Pham Hung Ca
“We marched down from our home in Haiphong in the north to Cu Chi west of Saigon. We had many troops around Saigon. My unit, Cat Bi, was based a few kilometers from the tunnels at Cu Chi. I fought as an infantry officer but I was also responsible for speaking to the troops to keep their morale up and encourage bravery. At the same time I spoke to them of tactics and analyzed the outcome of previous battles in order to improve our chances in the next one.
Just two days after we arrived in Cu Chi, we joined the fighting. Our forces attacked an American tank unit on Road Number 22 that runs from Tay Ninh to Saigon. We expected the tanks to move towards Saigon but they changed direction. One of the lessons we learned right away was the need to have fallback plans for every battle. In this case we weren’t prepared for the American tanks to change direction.
We left our base at 6 p.m. and arrived in the area by 3 a.m. It was the dry season so the soil was very hard-you had to be strong to dig a foxhole deep enough so that only your head was above ground. The weaker soldiers were unable to dig deep enough to completely shield themselves but weak or strong, we all had strong determination to fight.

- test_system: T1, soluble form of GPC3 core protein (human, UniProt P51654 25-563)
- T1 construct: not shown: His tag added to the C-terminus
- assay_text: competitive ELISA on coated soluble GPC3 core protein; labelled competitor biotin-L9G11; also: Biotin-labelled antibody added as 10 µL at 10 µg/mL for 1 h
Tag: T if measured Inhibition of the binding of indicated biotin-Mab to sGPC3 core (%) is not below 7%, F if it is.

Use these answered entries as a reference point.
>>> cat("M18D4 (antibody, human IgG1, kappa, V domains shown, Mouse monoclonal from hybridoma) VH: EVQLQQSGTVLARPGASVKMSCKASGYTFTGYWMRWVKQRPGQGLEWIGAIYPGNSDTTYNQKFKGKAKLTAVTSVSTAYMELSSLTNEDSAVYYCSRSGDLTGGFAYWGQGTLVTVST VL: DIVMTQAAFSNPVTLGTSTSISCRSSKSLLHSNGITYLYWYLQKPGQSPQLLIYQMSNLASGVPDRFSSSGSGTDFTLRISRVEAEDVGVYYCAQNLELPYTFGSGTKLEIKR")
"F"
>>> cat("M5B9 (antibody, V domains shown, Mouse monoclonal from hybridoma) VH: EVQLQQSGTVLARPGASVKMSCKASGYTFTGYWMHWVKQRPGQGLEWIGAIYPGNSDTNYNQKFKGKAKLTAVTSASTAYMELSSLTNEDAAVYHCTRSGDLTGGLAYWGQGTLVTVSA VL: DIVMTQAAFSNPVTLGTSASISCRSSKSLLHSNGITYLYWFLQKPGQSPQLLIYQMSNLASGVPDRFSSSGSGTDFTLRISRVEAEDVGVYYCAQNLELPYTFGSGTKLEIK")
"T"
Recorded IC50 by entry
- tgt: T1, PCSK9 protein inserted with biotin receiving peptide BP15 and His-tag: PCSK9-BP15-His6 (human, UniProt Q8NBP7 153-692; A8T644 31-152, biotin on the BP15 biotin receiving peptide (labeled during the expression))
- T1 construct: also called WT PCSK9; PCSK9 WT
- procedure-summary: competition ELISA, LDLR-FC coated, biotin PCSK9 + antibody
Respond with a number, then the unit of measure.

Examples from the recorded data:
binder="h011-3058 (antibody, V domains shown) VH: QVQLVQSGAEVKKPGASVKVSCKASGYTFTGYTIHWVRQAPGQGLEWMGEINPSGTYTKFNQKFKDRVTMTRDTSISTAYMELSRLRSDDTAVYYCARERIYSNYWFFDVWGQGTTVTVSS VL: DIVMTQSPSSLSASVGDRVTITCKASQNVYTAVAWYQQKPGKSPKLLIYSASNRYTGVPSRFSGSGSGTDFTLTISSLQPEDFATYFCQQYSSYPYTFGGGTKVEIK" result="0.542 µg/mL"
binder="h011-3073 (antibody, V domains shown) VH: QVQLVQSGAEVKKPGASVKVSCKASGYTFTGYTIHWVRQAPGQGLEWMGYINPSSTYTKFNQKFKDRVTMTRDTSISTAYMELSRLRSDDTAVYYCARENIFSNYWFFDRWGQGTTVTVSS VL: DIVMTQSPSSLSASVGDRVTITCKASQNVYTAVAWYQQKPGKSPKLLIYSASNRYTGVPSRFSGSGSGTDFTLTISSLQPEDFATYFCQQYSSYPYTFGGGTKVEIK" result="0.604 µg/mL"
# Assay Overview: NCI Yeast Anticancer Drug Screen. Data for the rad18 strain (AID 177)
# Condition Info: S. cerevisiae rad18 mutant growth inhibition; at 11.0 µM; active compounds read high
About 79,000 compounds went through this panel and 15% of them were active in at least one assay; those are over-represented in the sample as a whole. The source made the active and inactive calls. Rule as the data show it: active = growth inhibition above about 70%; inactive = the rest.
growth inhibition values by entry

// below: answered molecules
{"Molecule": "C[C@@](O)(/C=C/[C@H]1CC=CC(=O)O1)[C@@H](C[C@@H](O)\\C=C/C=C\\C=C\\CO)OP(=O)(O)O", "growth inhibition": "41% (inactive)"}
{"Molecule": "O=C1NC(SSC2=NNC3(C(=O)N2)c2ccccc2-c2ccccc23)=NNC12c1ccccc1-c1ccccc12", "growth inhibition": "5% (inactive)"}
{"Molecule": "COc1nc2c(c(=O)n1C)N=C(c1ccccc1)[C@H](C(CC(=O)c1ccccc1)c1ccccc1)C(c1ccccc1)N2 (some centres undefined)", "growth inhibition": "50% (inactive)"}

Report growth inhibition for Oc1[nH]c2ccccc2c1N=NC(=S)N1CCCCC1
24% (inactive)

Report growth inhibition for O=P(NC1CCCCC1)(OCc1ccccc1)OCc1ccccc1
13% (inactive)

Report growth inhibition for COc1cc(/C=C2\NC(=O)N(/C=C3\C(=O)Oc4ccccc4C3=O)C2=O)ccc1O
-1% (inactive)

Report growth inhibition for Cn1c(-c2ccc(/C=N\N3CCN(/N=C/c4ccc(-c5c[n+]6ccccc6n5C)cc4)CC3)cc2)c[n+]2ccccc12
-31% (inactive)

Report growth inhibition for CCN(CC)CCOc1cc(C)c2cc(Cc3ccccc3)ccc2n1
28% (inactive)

About 8 a.m. on May 6, 1968, the fight began. It was our first battle. We destroyed seven American tanks with B-40 Rocket Propelled Grenades. An eighth tank was destroyed with a Chinese-made hand grenade-we had to approach very close, about two meters. In addition to the eight tanks, we shot down three helicopters. Cat Bi suffered 23 casualties, dead and wounded.
We withdrew in the night and returned the next morning with local villagers to collect the bodies. We buried the dead in a field. After the war, burial units returned to the area to dig up the remains for a proper burial.
I was wounded twice. The first time was September 1968, when Cat Bi attacked an American base. As we cut the fence a bullet grazed my head. The second time was more serious. We surrounded the Americans but they called in artillery. I was hit in the back by shrapnel. One large and several small pieces of metal are still lodged in my chest.”